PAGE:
http://qcharts.mbtrading.com/sdk.asp
http://www.interactivebrokers.com/en/software/high...
http://www.quotetracker.com/help/qtserver.shtml
http://www.cybertrader.com/AboutCyberTrader/API/Default.aspx

Interactive Brokers offers a "paper trading" service. Could be a great
way to test your software cheaply.

http://www.interactivebrokers.com/en/software/pape...

On Windows you may be able to use the QuoteTracker API, which will
open access to a lot of brokers, both for trading and streaming
quotes.

http://www.quotetracker.com/

I have some experience with financials could help anyone navigate
through those details. I've written no code yet, and my day job
unfortunately does not give me the chance to play with Ruby, so my
Ruby level is probably at "moderate enthusiast".

Anyone should feel free to contact me for more details.
Charles B. (Guest)
on 2005-12-30 20:56
(Received via mailing list)
Interesting stuff there - It all seems to require platforms that I
don't have, but it's interesting stuff.

Here's one I just found:
http://fxtrade.oanda.com/fxtrade/api/index.shtml which does support
linux, solaris, and windows.

It's FX, not stocks, but it's there. And they have a game version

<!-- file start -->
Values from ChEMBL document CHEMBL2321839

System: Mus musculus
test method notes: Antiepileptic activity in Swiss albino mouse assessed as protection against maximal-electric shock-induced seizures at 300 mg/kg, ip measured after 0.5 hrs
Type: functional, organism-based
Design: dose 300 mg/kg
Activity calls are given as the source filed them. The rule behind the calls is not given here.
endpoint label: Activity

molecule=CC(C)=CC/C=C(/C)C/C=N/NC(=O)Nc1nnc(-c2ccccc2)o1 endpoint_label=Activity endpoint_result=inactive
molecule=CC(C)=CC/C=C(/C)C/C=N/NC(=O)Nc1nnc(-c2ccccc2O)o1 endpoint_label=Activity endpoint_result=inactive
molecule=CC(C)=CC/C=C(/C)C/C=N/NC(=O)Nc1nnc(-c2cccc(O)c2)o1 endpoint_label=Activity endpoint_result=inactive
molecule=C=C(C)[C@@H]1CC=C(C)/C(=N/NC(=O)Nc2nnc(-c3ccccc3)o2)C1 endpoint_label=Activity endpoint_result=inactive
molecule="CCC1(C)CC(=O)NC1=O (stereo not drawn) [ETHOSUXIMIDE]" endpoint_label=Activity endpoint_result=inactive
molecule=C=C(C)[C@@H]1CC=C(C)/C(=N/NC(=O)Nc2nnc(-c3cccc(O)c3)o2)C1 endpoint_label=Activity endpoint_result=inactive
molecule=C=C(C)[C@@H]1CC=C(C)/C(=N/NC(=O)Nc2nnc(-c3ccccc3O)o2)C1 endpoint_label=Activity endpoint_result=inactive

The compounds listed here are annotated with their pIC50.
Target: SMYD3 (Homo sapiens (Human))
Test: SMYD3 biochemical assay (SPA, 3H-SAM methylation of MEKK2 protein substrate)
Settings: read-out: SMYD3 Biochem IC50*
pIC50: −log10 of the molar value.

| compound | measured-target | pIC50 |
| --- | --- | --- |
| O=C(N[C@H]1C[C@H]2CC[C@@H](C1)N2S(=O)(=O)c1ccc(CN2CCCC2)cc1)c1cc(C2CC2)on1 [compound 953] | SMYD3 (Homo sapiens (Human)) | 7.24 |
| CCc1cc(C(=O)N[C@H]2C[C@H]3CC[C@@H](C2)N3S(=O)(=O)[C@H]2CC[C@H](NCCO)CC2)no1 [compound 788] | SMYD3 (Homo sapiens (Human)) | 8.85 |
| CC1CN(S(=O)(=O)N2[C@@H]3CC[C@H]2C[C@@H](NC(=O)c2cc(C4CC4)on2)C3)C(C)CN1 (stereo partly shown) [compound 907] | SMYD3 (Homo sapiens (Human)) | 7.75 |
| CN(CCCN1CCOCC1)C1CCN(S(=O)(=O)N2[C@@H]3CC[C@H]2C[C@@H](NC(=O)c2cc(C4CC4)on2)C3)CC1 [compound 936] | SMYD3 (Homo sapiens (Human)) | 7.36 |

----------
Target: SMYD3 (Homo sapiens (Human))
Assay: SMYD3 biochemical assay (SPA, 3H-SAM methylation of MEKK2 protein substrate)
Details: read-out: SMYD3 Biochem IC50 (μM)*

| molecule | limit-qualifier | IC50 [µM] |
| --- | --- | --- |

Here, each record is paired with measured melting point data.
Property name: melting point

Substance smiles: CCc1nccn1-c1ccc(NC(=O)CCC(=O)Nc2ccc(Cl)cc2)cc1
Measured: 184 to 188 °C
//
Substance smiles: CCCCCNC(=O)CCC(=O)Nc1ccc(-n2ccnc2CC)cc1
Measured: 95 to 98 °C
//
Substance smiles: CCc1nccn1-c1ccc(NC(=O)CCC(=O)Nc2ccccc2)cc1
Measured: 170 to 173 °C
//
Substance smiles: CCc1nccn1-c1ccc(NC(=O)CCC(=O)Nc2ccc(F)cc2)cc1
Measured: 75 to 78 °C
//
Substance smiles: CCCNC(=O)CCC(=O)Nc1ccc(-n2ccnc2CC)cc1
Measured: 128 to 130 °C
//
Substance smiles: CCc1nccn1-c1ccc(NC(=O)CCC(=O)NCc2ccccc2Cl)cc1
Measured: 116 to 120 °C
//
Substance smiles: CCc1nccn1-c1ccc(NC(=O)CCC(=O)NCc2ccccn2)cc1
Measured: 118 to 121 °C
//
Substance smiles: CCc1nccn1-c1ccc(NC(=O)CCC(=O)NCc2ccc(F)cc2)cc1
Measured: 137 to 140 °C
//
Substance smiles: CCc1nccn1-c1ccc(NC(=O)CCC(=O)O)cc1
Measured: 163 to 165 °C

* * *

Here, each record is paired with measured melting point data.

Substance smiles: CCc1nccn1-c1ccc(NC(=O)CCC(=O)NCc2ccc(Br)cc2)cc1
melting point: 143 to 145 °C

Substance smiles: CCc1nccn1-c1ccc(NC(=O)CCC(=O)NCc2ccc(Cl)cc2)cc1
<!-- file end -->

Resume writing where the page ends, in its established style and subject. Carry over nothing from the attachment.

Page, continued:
where you can trade without using real money: http://fxgame.oanda.com/

-Charlie
unknown (Guest)
on 2005-12-31 13:36
(Received via mailing list)
I'd suggest InteractiveBrokers.com  They offer a Java based API.
I've read that Java and Ruby play well together so you might want
to look into that.

I like them more for their commissions on option contracts.
They charge $1 per contract which is about the same as
optionsxpress.com
but optionsxpress forces you to trade 10 contracts to get the $1 price.

10 contracts corresponds to 1,000 shares of stock which is too large of
a bet for most programmers.
unknown (Guest)
on 2006-01-01 22:31
(Received via mailing list)
oh, IB also offers paper trading which means you trade with play money
which should be of interest to a programmer tinkering with trading
algorithms.
emptist (Guest)
on 2006-01-04 03:24
(Received via mailing list)
I guess Ruby will become the script language to some softwares and
things will be easier :)
Todd S. (Guest)
on 2006-01-21 07:18
Is there a ruby library for extracting historical securities
information?  Or how about Options chains?